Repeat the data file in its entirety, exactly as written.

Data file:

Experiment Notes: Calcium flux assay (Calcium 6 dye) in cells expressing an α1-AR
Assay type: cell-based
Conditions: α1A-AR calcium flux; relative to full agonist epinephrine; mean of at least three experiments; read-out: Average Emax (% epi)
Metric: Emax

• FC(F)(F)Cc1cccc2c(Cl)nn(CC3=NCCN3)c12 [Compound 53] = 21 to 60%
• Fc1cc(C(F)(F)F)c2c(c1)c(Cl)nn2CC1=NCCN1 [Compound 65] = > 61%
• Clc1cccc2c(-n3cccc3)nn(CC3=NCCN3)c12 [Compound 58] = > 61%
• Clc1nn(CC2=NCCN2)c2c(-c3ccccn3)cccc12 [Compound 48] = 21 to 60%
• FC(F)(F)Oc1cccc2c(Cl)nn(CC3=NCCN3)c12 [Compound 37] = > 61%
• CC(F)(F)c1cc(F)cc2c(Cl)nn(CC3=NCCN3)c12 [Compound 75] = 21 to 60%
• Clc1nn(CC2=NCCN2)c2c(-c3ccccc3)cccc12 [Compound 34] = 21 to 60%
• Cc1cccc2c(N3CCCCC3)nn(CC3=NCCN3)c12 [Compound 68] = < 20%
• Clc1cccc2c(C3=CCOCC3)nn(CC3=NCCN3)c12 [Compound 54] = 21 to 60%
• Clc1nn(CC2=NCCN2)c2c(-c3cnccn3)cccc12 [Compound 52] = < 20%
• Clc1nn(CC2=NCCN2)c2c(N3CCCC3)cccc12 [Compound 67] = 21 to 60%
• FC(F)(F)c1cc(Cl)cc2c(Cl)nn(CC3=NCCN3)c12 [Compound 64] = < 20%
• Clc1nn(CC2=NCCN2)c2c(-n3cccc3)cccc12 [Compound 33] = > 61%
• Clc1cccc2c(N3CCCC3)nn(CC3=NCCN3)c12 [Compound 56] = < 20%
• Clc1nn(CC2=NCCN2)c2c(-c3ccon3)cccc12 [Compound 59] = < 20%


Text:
Experiment Notes: Calcium flux assay (Calcium 6 dye) in cells expressing an α1-AR
Assay type: cell-based
Conditions: α1A-AR calcium flux; relative to full agonist epinephrine; mean of at least three experiments; read-out: Average Emax (% epi)
Metric: Emax

• FC(F)(F)Cc1cccc2c(Cl)nn(CC3=NCCN3)c12 [Compound 53] = 21 to 60%
• Fc1cc(C(F)(F)F)c2c(c1)c(Cl)nn2CC1=NCCN1 [Compound 65] = > 61%
• Clc1cccc2c(-n3cccc3)nn(CC3=NCCN3)c12 [Compound 58] = > 61%
• Clc1nn(CC2=NCCN2)c2c(-c3ccccn3)cccc12 [Compound 48] = 21 to 60%
• FC(F)(F)Oc1cccc2c(Cl)nn(CC3=NCCN3)c12 [Compound 37] = > 61%
• CC(F)(F)c1cc(F)cc2c(Cl)nn(CC3=NCCN3)c12 [Compound 75] = 21 to 60%
• Clc1nn(CC2=NCCN2)c2c(-c3ccccc3)cccc12 [Compound 34] = 21 to 60%
• Cc1cccc2c(N3CCCCC3)nn(CC3=NCCN3)c12 [Compound 68] = < 20%
• Clc1cccc2c(C3=CCOCC3)nn(CC3=NCCN3)c12 [Compound 54] = 21 to 60%
• Clc1nn(CC2=NCCN2)c2c(-c3cnccn3)cccc12 [Compound 52] = < 20%
• Clc1nn(CC2=NCCN2)c2c(N3CCCC3)cccc12 [Compound 67] = 21 to 60%
• FC(F)(F)c1cc(Cl)cc2c(Cl)nn(CC3=NCCN3)c12 [Compound 64] = < 20%
• Clc1nn(CC2=NCCN2)c2c(-n3cccc3)cccc12 [Compound 33] = > 61%
• Clc1cccc2c(N3CCCC3)nn(CC3=NCCN3)c12 [Compound 56] = < 20%
• Clc1nn(CC2=NCCN2)c2c(-c3ccon3)cccc12 [Compound 59] = < 20%